This piece was inspired by one of my favorite paintings pictured below. I first came across it in 2012 when I visited the Art Institute of Chicago. It hung from the wall, eight feet tall from top to bottom and immediately it absorbed me. It was probably the only time in my life that I’ve really felt moved by a painting. It took the artist, Ivan Albright, 10 years to complete covering on average 1/4 of a square inch a day. The full name of the painting is That Which I Should Have Done I Did Not Do (The Door).
No matter how hard I try nothing is going to stop me from doing what I want to do. I may prolong it but it will never go away. Eventually it will find its way out of me.
I’ve seen it before in my dreams. When I close my eyes to meditate it is there. At first it appears to be nothing more than the black expanse of my inner eyelids, but the more I relax, the more I lose focus, the sharper it becomes. Crinkled chips of paint peeling back from its ancient façade and a brush stroke of grimy dust speak to the many layers of foregone conclusions that have led so many men astray and kept them outside the confines of its iron hinges. At times it is staggering in its enormity as I look up and up but still cannot locate the knob to turn. Like an ant I can barely even comprehend it as the three dimensional object it surely would reveal itself to be if ever it swung open. Other times it is so far away and appears as little more than a miniscule rectangular box. I never know if I should pursue it or run from it, but it is always there and it is always calling me.
The door is my future. The door is every unanswered question I was ever too afraid to ask. I would even lie to myself before admitting that I even cared what was behind it. But I do care. I care a lot. In fact it seems like the only thing worth caring about most days. This is because it is everything I will become. But then I remind myself that “becoming” is a process. It’s something that is always in motion.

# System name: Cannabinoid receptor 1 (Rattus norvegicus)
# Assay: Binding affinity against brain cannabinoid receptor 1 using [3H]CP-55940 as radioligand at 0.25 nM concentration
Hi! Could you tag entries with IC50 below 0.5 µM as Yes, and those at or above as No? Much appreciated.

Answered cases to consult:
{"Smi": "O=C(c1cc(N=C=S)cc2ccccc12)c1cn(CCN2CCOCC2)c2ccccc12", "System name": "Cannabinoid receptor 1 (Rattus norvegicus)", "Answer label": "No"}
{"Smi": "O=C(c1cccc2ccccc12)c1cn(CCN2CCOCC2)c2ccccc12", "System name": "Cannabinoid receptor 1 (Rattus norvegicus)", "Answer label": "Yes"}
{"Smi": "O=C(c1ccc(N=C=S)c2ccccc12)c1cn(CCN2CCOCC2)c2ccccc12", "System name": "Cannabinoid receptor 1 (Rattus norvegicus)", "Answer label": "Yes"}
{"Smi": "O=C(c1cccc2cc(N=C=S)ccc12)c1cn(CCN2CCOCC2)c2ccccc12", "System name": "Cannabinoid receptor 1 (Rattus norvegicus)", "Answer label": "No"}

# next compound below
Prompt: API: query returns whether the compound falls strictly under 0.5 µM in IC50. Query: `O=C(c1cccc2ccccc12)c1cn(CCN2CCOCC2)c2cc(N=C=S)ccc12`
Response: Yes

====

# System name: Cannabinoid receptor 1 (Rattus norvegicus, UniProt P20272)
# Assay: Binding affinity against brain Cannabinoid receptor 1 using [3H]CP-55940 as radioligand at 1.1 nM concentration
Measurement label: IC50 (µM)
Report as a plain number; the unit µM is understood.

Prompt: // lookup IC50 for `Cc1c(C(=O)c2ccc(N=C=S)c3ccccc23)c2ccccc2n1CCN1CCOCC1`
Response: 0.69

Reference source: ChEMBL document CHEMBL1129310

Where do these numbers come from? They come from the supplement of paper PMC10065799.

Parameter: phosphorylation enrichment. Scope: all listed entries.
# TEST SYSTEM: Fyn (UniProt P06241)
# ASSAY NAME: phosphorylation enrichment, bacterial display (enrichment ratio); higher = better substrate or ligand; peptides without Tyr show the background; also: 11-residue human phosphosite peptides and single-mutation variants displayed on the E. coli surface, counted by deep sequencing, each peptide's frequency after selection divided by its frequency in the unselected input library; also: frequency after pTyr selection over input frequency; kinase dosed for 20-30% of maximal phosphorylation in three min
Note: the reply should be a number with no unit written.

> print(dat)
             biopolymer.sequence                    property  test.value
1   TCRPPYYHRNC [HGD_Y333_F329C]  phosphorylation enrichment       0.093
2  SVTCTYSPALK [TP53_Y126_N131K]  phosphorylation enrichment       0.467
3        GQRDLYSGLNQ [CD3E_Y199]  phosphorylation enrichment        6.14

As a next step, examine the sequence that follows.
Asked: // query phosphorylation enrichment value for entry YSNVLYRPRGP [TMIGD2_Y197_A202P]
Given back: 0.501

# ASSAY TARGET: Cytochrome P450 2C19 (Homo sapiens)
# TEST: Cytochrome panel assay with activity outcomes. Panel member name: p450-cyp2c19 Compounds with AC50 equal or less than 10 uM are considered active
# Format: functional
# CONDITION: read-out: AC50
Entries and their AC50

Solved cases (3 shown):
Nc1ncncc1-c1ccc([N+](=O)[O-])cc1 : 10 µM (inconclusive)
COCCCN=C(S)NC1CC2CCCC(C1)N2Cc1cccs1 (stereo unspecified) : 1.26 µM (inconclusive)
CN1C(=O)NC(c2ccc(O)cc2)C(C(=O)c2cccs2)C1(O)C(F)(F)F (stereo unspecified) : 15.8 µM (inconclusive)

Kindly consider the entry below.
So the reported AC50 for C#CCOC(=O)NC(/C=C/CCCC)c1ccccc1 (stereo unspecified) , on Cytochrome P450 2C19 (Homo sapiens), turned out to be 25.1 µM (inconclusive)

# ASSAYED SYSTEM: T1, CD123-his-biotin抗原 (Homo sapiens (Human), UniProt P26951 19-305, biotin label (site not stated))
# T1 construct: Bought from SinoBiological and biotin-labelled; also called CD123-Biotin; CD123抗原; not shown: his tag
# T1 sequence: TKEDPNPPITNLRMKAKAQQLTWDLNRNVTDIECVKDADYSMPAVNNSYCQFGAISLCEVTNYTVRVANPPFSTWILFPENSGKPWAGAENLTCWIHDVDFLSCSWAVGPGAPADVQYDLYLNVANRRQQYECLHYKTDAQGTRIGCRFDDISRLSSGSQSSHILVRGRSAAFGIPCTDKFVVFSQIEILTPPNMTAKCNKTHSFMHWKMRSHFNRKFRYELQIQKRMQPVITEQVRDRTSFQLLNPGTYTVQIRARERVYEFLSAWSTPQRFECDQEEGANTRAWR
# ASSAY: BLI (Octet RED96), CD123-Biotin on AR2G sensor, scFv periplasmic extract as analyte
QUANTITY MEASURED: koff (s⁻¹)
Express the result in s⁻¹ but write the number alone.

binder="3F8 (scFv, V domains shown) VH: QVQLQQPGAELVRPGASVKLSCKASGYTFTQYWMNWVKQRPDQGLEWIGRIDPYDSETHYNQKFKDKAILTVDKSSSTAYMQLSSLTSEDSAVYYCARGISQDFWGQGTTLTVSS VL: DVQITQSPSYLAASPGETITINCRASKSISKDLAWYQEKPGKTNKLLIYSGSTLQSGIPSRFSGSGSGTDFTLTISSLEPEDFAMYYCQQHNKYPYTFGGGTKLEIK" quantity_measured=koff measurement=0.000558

Is the door even real? It’s the only thing that stands between where I am and where I’m going, but if I’m always going there, if I’m always in motion, is it really even closed? Perhaps it’s actually an infinite set of doorframes through which I’m always moving and the speed of the passing frames blurs together to appear as if it were one solid impenetrable piece of matter. Logistically it’s difficult to imagine, but, after all, what good illusion wouldn’t be?
If I accept the idea of the closed door being an illusion my next question would be how can I best see through this illusion? If I’m able to see through it I may be able to better predict where it is I’m heading as I’m heading there rather than being faced with a closed door in my face that makes me feel like I’m stuck.
Or perhaps, the whole point of the door is that I should not be so preoccupied with what’s on the other side. Perhaps it appears closed to me for a reason. To say, “Stop obsessing about what’s on the other side. Look at where you’re at right now.”
I repeat this to myself over and over again in my head. “Be where you are right now. Be where you are right now. Be where you are right now.” I no longer see the door anymore, or at least it has left my present awareness completely. Then without grabbing a handle or knob, without pushing or prying or turning a key, I am on the other side of the door. I still don’t see anything. My goal is no longer to know what’s on the other side. I no longer care. It doesn’t matter to me. Without even opening my eyes I know with certainty that the door is now behind me or perhaps I am behind it. Temporal space is relative and I have no point of reference. I exist in all times as much as I exist in this moment of now. This moment of now is all times and all times are now. To contemplate and fantasize seems such a meaningless exercise. Excessive thinking only takes away from experiencing the only true reality which is right where I am all times and where I am is not determined by the door. The door is only a tool to remind me that I must keep moving forward (through the door) but at the same time to not aspire to see beyond it to that which no man can accurately know without going insane.